Table 3. Key Trade Regions in Bhutan Strategic Importance, General Description, Investment Needs & Ongoing Initiatives  Strategic Importance: Largest trading region for Bhutan; falls along SAARC Road Corridor 3 (SRC 3).  Main Gates: Phuentsholing Gate, Lhamoi Zingkha Gate.  Border amenities: Regional Revenue & Customs Office, Private Clearing Agents, 2 Parking Lots, 1 Transshipment Yard with limited cranes and equipment, 2 Warehouses.  Trade Share: Export share: 66%; Import share: 85%.  Investment Needs: The Royal Government of Bhutan has highly prioritized development of a dry port at Phuentsholing.  Strategic Importance: Located in the southeast of Bhutan, SJ has potential to become a key corridor for trade with/through Bangladesh and NE India; falls along SRC 5.  Main Gates: Samdrup Gate, Phuentsholing Gate, Daifam Gate, Richenthang  Trade Share: Export share: 11%; Import share: 5%  Investment Needs: Development and upgrading of border infrastructure and cross-border road links.  Strategic Importance: Located in the south-center, is likely to become an important border point once the development of southern road networks is complete.  Main Gates: Gelephu Gate.  Trade Share: Export share: 1%; Import share: 3%  Strategic Importance: Key region for trade with Nepal.  Main Gates: Gomtu Gate, Samtse Gate, Pugli Gate, Other: Jytty, Bindoo, Sipsso, Trashijong.  Trade Share: Export share: 19%; Import share: 4%  Strategic Importance: Only international airport in Bhutan.  Trade Share: Export share: 5%; Import share: 3%.

Samdrup Jongkha (SJ) Assam (IND)

Gelephu - Assam (IND)

Samtse - Assam (IND) Paro Airport

Source: Data collected during Regional Trade Facilitation Consultation Mission to Bhutan, Asian Development Bank, April 2011; Bhutan Trade Statistics 2009, Department of Revenue and Customs, Ministry of Finance.

14. Given its mountainous landscape, there are limited road networks in Bhutan. Single lane roads are common and susceptible to landslides. The terrain does not allow high-speed commute, and goods usually move in trucks with capacity 8-10 metric tons. The transportation sector has been largely privatized and clearing agents and freight forwarders now handle trade cargo. Bhutan does not have a domestic railway network, but railway lines from India are relatively close to the border. In recent years, the Government of Bhutan has been modernizing and streamlining processes related to customs. BACS is now fully functional at 25 customs stations and is being used by the Department of Trade to issue import/export licenses. Accession to the Revised Kyoto Convention is also being considered.6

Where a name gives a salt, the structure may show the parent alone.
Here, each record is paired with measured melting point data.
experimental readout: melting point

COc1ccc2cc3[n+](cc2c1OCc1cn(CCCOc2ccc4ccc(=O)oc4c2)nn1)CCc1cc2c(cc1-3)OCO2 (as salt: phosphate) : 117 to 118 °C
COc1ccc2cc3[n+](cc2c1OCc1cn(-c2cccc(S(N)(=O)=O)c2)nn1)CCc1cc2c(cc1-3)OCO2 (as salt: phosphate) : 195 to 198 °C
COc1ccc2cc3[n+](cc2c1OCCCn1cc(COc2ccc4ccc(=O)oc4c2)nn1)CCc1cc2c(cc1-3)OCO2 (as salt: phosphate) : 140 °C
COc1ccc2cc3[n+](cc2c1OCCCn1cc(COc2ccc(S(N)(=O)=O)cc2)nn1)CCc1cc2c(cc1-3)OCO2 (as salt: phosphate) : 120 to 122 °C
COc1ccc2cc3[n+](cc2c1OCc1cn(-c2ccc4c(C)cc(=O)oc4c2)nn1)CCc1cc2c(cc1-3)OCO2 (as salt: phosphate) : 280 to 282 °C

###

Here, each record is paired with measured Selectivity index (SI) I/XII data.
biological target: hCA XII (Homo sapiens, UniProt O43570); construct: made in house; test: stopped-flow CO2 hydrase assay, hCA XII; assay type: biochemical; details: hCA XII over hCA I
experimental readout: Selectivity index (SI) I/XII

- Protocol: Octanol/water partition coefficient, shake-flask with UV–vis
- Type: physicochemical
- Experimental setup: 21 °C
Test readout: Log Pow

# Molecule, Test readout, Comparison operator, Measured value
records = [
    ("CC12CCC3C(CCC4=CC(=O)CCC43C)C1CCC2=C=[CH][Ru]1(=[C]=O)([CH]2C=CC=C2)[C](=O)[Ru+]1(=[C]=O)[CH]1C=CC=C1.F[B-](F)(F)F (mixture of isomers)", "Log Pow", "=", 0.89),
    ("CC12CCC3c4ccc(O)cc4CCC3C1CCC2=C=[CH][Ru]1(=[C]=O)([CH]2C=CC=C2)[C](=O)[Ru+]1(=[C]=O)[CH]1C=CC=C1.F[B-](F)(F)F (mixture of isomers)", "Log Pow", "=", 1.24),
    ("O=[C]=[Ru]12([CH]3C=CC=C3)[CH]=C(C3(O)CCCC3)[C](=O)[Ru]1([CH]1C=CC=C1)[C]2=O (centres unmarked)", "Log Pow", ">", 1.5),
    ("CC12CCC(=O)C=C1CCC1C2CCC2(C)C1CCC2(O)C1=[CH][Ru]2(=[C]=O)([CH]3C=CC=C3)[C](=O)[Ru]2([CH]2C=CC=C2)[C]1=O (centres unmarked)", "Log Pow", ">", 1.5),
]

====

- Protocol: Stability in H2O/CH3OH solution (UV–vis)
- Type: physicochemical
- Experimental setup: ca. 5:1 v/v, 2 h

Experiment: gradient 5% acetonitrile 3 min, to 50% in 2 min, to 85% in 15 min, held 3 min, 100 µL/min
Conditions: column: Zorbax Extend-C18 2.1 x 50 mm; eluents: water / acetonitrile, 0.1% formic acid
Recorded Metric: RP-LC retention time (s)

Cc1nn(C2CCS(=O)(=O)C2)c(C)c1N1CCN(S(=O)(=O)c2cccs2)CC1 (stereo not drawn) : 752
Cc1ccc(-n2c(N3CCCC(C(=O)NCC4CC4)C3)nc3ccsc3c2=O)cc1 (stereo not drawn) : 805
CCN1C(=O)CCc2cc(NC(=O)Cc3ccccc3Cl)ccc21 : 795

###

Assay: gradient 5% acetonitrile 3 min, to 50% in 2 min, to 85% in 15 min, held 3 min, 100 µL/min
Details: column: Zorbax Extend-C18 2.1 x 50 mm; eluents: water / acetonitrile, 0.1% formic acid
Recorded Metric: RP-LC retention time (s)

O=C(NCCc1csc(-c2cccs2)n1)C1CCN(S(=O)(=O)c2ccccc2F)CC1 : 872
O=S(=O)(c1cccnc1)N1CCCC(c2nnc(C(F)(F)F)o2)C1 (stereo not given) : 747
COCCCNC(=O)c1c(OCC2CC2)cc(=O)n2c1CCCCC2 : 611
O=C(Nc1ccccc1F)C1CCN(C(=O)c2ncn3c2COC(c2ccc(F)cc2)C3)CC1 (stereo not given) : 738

6

Mr. Tandin Tshering (personal communication), Trade and Transport Facilitation in South Asia, The World Bank, 2008; Trade Logistics Service Liberalization in Bhutan.

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NEPAL Trade at a Glance 15. Nepal suffers a large trade deficit of Rs.314 billion (Table 4). India is the major trading partner of Nepal commanding 65% of exports (Rs 39 billion) and 57% (Rs 214 billion) of imports. Other than India and the PRC, Nepal’s imports from neighboring countries are very small. Nepal’s exports to Bangladesh (6%) and Bhutan (3%) are very small share-wise, and exports to the Maldives and Sri Lanka are even smaller. Major export commodities from Nepal include iron and steel products (16%), textiles and readymade garments (13%), yarns (7%), carpet (7%), and woolen and pashmina shawls (3%).
Table 4. Trade in Nepal, FY 2009/2010 Exports Imports Country Name (million Rs.) Share (million Rs.) Bangladesh 3,373 6 764 Bhutan 1, 554 3 1333 India 39, 902 65 214, 261 Maldives 0.3 0 Sri Lanka 100 0 54 PRC 1, 008 2 39, 218 ROW 15, 012 24 119, 975 Total 60, 949 100 375, 605

Source: A Glimpse of Nepal’s Foreign Trade, Trade & Export Promotion Center, Ministry of Commerce, Government of Nepal, October 2010.

Share 0 0 57 0 10 33 100